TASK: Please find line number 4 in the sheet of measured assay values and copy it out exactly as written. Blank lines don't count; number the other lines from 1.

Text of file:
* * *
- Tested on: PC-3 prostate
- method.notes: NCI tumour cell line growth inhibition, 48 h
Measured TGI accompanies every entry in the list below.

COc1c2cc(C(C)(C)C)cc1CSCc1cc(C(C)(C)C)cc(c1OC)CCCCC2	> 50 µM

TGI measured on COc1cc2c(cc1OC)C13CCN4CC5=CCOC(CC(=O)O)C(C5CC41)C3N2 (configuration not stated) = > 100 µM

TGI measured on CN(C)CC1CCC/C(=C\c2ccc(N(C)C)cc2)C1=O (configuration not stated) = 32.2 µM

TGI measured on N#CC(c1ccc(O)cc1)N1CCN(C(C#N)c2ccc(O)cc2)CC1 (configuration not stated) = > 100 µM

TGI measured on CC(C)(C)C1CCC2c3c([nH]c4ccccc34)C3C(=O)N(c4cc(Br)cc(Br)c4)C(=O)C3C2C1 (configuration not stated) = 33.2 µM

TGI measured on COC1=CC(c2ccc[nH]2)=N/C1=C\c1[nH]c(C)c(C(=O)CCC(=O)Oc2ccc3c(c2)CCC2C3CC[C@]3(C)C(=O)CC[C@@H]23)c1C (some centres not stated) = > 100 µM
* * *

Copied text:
COc1c2cc(C(C)(C)C)cc1CSCc1cc(C(C)(C)C)cc(c1OC)CCCCC2	> 50 µM